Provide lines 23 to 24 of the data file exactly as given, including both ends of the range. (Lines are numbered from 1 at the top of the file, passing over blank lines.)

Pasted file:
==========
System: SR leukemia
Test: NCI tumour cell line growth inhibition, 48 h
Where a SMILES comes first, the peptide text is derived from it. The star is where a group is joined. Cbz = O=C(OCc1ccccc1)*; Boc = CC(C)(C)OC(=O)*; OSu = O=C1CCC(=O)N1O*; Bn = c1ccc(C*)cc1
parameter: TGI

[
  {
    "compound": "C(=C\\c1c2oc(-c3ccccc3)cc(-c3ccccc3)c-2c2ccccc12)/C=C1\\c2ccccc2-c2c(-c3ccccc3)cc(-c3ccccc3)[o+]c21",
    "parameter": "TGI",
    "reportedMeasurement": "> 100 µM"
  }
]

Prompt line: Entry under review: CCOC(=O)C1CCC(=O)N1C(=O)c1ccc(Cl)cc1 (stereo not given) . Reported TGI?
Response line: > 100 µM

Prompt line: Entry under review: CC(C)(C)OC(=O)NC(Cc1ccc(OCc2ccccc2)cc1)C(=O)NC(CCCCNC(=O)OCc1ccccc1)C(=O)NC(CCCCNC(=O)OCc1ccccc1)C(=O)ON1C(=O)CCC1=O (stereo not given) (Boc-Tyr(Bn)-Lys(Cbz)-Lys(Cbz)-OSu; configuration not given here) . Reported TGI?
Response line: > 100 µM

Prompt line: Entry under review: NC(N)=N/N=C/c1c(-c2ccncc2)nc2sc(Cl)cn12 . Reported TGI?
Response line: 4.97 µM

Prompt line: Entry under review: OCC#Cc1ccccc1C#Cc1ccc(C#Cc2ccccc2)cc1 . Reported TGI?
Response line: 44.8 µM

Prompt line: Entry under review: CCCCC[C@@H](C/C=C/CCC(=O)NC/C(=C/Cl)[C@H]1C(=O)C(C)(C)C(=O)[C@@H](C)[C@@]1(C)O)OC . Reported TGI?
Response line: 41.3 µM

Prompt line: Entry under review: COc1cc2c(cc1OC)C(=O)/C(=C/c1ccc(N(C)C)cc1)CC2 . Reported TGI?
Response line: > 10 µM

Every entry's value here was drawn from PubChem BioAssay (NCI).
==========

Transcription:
Response line: > 10 µM

Every entry's value here was drawn from PubChem BioAssay (NCI).